Many animals are able to judge the absolute size of visual objects, a skill that becomes especially useful for tasks such as selecting prey. The ability to judge absolute size, however, requires that the visual system be able to perform a critical correction to account for distance between the eye and the viewed object: dramatic differences in the size of the actual retinal image occur as the distance between viewer and object changes. A situation in which this corrective requirement is especially challenging arises for animals that need to judge the size of aerial prey from an underwater vantage point. Here, as the study of Schuster and colleagues shows, the complex optical situation arising from distance and refraction requires precise understanding of the relationship between an object's apparent size and the fish's relative position to the object.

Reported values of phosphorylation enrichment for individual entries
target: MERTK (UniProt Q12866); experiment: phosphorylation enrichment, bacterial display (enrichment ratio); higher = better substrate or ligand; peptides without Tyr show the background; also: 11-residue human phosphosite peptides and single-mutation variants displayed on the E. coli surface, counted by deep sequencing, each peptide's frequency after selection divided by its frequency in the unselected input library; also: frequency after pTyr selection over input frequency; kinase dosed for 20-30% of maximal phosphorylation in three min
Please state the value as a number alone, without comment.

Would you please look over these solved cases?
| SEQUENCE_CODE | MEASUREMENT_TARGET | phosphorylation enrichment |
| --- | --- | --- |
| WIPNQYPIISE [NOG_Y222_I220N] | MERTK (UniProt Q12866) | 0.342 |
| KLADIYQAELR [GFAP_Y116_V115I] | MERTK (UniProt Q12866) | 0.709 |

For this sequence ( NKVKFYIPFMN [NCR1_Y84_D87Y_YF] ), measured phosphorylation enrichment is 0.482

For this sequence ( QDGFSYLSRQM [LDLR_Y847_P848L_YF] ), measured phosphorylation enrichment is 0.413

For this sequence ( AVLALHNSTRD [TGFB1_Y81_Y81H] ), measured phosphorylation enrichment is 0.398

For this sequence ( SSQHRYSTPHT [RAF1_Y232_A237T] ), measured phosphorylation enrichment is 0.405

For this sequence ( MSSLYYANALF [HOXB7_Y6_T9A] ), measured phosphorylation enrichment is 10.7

In the experiments reported by the researchers, archer fish viewed a set of eight disks at various heights above the water surface from various horizontal distances and selected one of the disks as a shooting target based only on its absolute size. Although nave fish often selected disks that would be too large to be swallowed, all could eventually learn to judge absolute size with great precision; in doing so, they perfectly accounted for the complex optical situation posed by their underwater viewpoint. In a series of experiments, the researchers showed that the f
Contact: Heidi Hardman